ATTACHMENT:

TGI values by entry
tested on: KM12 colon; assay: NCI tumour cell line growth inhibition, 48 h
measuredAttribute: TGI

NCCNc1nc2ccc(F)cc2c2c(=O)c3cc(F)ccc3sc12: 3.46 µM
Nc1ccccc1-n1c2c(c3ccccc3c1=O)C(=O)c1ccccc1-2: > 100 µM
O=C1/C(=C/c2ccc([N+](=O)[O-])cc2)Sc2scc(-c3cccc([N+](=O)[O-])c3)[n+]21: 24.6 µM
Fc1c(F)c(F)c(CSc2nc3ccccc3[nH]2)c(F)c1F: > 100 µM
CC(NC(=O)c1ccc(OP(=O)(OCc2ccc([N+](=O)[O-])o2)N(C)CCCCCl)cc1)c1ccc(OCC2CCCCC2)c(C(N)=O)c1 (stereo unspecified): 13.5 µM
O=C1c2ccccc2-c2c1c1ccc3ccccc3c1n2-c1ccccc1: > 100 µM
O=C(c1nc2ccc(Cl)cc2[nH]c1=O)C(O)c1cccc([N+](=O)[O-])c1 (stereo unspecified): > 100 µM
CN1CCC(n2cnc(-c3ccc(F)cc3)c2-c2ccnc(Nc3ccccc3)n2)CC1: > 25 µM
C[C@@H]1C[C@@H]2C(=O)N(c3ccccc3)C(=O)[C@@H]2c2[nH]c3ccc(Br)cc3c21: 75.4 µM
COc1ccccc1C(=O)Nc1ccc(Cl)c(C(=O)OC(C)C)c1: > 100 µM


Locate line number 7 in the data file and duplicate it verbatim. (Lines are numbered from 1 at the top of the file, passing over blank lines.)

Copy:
Fc1c(F)c(F)c(CSc2nc3ccccc3[nH]2)c(F)c1F: > 100 µM